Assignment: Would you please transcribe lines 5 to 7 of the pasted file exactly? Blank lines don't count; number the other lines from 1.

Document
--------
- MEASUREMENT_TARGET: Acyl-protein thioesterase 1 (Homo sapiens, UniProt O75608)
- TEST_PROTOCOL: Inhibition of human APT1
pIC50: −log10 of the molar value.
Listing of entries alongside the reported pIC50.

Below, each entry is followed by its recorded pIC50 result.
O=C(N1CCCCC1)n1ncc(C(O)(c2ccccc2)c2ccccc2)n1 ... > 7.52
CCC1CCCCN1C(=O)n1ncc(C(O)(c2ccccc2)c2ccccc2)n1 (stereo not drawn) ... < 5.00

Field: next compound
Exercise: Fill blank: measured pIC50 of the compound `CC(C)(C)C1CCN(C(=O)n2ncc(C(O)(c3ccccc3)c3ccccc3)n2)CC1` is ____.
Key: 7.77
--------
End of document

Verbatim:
Below, each entry is followed by its recorded pIC50 result.
O=C(N1CCCCC1)n1ncc(C(O)(c2ccccc2)c2ccccc2)n1 ... > 7.52
CCC1CCCCN1C(=O)n1ncc(C(O)(c2ccccc2)c2ccccc2)n1 (stereo not drawn) ... < 5.00